Wayne Schiess, a specialist in legal writing, maintains a blog at Legalwriting.net and has this quote from fellow legal writer Joseph Kimble:
Although lawyers write for a living, most legal writing is bad and has been for centuries; most lawyers recognized this failing from what they read, but still fancy themselves to be rather good writers, thank you; likewise, most lawyers strongly prefer other writers’ prose to be plainer, simpler, shorter, clearer, but they also strongly resist changing their own style (that’s the great disconnect); every possible rationalization for traditional legal style has been discredited; and the costs of our bad writing and funny talk—the time and money wasted and the public disrespect—are incalculable.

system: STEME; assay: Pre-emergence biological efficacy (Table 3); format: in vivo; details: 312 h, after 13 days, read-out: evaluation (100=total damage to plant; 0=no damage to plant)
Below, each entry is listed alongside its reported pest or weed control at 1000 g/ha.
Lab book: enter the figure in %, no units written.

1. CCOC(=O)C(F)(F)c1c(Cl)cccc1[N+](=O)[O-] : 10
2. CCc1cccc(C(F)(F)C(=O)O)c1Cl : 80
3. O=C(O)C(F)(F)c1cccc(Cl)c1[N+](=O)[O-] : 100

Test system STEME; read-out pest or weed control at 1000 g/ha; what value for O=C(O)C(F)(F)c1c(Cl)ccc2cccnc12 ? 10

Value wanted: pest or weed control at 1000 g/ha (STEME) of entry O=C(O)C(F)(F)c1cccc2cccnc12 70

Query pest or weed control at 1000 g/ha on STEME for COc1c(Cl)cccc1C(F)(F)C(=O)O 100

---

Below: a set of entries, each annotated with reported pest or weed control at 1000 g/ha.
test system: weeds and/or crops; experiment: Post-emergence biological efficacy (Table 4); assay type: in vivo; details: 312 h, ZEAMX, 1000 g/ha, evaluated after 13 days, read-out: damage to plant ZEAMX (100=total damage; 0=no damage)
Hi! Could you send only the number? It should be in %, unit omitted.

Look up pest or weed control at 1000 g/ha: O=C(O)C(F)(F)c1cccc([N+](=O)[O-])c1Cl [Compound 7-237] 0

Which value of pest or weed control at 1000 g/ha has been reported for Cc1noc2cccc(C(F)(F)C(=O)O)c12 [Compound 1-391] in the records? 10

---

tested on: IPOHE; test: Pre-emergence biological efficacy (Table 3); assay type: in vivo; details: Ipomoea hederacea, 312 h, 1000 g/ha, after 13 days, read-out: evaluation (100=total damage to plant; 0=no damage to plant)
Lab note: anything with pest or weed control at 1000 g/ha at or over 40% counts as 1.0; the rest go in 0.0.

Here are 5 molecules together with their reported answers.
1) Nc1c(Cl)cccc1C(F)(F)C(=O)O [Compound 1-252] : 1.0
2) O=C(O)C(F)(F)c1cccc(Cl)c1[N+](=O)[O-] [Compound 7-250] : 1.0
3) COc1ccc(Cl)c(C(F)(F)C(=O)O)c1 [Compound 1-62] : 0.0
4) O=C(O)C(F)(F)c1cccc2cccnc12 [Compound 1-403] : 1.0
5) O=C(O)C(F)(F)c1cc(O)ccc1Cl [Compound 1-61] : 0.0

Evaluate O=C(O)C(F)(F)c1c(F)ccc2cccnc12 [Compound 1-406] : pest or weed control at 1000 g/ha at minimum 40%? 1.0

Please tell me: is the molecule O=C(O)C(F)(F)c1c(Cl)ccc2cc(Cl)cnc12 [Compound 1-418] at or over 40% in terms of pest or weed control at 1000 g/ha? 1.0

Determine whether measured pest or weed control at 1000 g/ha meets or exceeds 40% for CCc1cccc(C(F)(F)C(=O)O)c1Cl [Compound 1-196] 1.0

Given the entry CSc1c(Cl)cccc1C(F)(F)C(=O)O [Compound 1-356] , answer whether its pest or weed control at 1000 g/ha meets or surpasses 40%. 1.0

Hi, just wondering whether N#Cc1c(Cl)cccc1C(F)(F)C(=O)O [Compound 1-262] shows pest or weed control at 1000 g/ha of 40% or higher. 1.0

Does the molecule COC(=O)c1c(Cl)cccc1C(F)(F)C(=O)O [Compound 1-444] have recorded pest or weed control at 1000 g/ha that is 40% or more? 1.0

[Legal writing is] a stew of all the worst faults of formal and official prose, seasoned with the peculiar expressions and mannerisms that lawyers perpetuate.
Kimble, Joseph, Lifting the Fog of Legalese: Essays on Plain Language xi (Carolina Academic Press 2006).
Our dialogue is filled with harsh criticism targeted at poor legal writing. Let’s turn our attention to finding a cure.